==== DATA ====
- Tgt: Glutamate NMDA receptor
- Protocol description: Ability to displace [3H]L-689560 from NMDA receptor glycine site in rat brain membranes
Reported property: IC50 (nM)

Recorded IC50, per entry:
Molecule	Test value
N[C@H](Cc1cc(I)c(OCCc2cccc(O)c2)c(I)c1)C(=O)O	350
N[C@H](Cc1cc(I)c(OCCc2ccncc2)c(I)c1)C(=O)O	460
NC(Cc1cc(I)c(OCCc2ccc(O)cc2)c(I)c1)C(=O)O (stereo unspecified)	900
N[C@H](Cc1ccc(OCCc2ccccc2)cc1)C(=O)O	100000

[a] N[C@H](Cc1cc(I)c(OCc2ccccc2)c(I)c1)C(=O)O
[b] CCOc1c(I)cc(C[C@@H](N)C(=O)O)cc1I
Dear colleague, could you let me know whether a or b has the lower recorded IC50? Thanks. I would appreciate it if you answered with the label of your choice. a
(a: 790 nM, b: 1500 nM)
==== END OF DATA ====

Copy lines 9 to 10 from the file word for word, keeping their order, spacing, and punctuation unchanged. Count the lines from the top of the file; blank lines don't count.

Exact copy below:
N[C@H](Cc1ccc(OCCc2ccccc2)cc1)C(=O)O	100000

[a] N[C@H](Cc1cc(I)c(OCc2ccccc2)c(I)c1)C(=O)O